Be Cautious About Using Acronyms
It takes extra effort for readers to learn and remember a new acronym, so don’t use acronyms just out of habit. Use acronyms only when the acronym is more familiar to consumers than the full term (such as HIV/AIDS) or when your audience really needs to know the acronym.
Unfamiliar acronyms can also be intimidating to many readers. They stand out from ordinary text because of the capitalization, and it’s often unclear how to pronounce them.
Use a Conversational Tone
Most readers will be more engaged in your report if you:
- Address them directly using a conversational tone.
- Periodically invite them to think about particular issues or questions.
- Try to avoid language that seems overly formal or “academic;” you want your readers to feel like the report card was written for people “like them.”
Learn more about engaging the reader in Tip 4. Use Devices that Engage Your Readers.
Use Active Voice
Many performance reports use passive sentence structures that can sound impersonal and be hard to understand. Readers prefer text in the active voice. Active voice is simpler and more direct. You can write the vast majority of sentences in an active voice, which makes it much easier for readers to understand and act upon the information.
Here are a few examples:
- Passive: The patient is referred by the doctor to a specialist.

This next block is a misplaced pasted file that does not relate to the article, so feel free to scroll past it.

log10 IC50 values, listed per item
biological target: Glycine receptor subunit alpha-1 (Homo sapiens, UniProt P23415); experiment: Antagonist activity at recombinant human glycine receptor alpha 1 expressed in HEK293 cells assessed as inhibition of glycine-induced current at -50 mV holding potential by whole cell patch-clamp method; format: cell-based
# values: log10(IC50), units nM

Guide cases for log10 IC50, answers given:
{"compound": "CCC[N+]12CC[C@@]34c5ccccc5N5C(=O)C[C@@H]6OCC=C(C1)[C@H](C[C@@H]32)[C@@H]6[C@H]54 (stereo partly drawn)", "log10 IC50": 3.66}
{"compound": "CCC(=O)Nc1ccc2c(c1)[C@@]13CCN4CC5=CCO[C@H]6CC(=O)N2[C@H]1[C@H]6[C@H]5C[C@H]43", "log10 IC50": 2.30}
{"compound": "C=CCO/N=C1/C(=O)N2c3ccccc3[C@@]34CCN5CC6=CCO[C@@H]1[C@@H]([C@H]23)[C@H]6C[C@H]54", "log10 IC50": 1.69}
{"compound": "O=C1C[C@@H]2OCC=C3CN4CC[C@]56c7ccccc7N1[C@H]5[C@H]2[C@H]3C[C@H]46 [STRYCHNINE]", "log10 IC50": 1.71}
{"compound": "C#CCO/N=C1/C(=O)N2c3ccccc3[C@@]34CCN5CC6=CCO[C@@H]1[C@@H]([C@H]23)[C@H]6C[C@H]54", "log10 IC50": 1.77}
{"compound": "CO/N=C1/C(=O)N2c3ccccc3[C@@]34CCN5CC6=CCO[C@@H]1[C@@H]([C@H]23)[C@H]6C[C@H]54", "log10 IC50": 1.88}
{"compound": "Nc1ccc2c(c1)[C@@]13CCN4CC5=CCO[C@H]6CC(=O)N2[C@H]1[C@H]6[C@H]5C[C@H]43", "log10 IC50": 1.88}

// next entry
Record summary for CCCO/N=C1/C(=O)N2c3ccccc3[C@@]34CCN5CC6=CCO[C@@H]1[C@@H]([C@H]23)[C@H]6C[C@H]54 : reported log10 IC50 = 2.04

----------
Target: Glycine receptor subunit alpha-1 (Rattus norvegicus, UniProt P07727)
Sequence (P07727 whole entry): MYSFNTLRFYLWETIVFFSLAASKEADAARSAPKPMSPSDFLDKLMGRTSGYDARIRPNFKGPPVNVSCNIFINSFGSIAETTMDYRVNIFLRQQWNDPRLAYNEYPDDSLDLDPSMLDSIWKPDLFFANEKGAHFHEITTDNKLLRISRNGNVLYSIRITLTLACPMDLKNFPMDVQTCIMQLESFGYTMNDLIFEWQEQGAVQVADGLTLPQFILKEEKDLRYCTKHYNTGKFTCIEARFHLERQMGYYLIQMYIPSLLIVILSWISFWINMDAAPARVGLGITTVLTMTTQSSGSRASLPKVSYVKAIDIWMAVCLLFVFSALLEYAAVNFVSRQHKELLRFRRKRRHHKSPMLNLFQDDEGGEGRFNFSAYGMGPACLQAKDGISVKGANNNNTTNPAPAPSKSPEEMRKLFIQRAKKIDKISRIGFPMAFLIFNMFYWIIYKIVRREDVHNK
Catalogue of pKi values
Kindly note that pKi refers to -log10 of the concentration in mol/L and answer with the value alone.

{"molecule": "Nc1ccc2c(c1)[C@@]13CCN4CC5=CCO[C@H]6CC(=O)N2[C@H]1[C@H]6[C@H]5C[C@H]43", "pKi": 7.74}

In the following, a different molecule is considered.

- Active: The doctor refers the patient to a specialist.
- Passive: The cost is calculated by multiplying X by Y.
- Active: You can estimate the cost by multiplying X by Y.
Use Simple Sentence Structures
Sentences should be easy for readers to interpret. Research has found that readers often interpret complex sentences by picking out the subject, verb, and object. If that task is too hard, all but the most motivated readers will give up.
To make it easy for your readers:
- Don’t pack too much information into a single sentence.
- Keep most of your sentences relatively short.
- Use simple conjunctions such as “and,” “or,” and “but.”
Keeping your language and writing style consistent will help readers follow and comprehend the material. Here are tips:
- Use consistent terminology. Define terms clearly and use them in the same way throughout the text. For example, don't discuss "measures of experience" in the introduction, then use only the term "satisfaction" in an accompanying chart.
- Maintain a consistent tone. Tone is the attitude implied by the language. For instance, a chatty tone suggests that the document is intended to be friendly and helpful, while a more formal tone may make the document seem more serious and important. Whatever tone you choose, keep the same "voice" throughout; some readers may skip critical material that feels different (e.g., a very academic-sounding explanation of measures in an otherwise chatty report), assuming that it doesn't apply to them.
 McGlynn E, Adams J, Hicks J, Klein D. Developing Heath Plan Performance Reports: Responding to the BBA. RAND report to Health Care Financing Administration, publication #DRU-2122-HCFA. August 1999. p.130.